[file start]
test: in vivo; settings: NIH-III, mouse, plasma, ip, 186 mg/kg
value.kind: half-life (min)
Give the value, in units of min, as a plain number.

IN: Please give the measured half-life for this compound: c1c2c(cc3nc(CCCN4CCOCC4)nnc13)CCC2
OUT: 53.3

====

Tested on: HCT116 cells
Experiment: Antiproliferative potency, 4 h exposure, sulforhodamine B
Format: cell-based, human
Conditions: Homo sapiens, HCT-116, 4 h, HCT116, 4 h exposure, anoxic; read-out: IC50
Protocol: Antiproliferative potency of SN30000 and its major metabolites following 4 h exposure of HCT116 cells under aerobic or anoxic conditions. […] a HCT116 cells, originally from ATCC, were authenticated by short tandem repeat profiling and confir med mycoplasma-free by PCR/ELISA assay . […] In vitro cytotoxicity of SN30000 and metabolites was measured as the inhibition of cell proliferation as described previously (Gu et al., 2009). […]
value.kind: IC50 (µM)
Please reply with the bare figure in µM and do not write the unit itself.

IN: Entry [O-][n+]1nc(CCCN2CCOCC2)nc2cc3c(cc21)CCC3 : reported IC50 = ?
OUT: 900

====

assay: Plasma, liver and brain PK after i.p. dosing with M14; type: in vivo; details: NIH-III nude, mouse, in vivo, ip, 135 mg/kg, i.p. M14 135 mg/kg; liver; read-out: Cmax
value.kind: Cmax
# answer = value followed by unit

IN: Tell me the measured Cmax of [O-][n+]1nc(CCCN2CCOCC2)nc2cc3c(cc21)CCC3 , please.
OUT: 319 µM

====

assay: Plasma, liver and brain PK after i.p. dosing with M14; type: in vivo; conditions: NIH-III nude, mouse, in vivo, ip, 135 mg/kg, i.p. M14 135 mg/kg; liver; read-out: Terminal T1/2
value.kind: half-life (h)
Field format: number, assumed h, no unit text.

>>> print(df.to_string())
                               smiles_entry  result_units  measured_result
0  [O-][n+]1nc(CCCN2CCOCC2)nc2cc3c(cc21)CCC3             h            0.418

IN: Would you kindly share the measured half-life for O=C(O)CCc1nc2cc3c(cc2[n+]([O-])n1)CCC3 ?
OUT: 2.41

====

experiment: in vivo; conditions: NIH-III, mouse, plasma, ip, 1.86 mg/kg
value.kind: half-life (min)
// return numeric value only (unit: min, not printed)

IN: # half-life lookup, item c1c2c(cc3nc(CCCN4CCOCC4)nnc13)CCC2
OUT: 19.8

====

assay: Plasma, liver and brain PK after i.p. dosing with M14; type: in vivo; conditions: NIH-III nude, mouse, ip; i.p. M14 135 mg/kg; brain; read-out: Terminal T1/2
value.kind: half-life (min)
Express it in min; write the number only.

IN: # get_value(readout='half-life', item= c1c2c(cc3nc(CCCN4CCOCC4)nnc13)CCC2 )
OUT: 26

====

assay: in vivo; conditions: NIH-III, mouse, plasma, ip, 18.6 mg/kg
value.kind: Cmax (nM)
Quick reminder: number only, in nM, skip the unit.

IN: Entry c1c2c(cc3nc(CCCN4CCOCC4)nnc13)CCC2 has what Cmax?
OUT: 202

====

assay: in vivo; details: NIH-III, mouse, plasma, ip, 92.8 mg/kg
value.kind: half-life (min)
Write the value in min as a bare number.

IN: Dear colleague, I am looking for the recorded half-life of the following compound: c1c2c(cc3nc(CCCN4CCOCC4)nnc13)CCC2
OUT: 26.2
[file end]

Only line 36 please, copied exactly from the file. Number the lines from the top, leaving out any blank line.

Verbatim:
OUT: 19.8